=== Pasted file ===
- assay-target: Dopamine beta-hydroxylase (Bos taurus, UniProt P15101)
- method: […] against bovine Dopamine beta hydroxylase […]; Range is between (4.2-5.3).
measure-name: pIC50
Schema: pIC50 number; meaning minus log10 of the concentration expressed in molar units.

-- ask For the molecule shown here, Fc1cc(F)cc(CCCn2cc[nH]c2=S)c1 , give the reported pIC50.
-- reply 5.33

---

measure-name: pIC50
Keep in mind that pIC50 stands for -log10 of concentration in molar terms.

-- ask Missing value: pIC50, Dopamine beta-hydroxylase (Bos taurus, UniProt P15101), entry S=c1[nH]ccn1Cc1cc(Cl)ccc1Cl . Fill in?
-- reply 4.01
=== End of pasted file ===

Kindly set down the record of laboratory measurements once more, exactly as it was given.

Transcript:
- assay-target: Dopamine beta-hydroxylase (Bos taurus, UniProt P15101)
- method: […] against bovine Dopamine beta hydroxylase […]; Range is between (4.2-5.3).
measure-name: pIC50
Schema: pIC50 number; meaning minus log10 of the concentration expressed in molar units.

-- ask For the molecule shown here, Fc1cc(F)cc(CCCn2cc[nH]c2=S)c1 , give the reported pIC50.
-- reply 5.33

---

measure-name: pIC50
Keep in mind that pIC50 stands for -log10 of concentration in molar terms.

-- ask Missing value: pIC50, Dopamine beta-hydroxylase (Bos taurus, UniProt P15101), entry S=c1[nH]ccn1Cc1cc(Cl)ccc1Cl . Fill in?
-- reply 4.01